Preach the gospel at home, and use words. Scripture reading, prayer, and family devotions are vital aspects of family life. Our children need to hear the gospel, and they need to see it modeled in our lives. In today’s world, it’s important that we use words and make connections for our children. Who is God? How do I relate to Him? What does it mean to be human? Who am I? How is Jesus relevant in our lives today? We need to have these open conversations with our kids because our technology-saturated world takes those same questions and offers them very different answers. Those answers may be implied rather than explicitly stated. In her book Screens and Teens: Connecting with Our Kids in a Wireless World, Dr. Kathy Koch lists five lies technology teaches our kids: I am the center of my universe; I deserve to be happy all the time; I must have choices; I am my own authority; and information is all I need, not teachers. The gospel teaches something radically different. Preach the gospel at home, and use words.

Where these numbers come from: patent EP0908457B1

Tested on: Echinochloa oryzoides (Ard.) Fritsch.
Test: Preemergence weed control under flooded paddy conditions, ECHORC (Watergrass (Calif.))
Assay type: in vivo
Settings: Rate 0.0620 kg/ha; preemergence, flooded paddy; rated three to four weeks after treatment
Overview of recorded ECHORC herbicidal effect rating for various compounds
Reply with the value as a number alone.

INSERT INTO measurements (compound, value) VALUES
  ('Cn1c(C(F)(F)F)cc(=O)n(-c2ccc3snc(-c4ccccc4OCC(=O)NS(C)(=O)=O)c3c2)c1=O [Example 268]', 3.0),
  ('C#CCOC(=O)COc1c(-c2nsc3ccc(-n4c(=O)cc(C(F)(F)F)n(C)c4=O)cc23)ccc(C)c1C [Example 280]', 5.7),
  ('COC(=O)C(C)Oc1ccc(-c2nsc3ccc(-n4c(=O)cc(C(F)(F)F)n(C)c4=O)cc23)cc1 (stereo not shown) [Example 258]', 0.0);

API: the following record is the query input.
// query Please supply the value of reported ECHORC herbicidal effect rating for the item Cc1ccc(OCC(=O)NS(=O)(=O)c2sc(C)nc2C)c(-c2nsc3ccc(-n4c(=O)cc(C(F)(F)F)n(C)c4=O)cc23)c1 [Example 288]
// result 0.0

If you would like to respond to this blog, please email Brian Fitzgerlad at

Technology and the Brain - Part 6

July 31, 2017
By Brian Fitzgerald

Technology and Education: Technology at School

With all of this research and information about the adverse physiological effects of electronic screens, I would like to turn my attention to how we seek to use technology at Grace Christian School. I think it’s important for parents to be aware of our approach and the rationale behind it.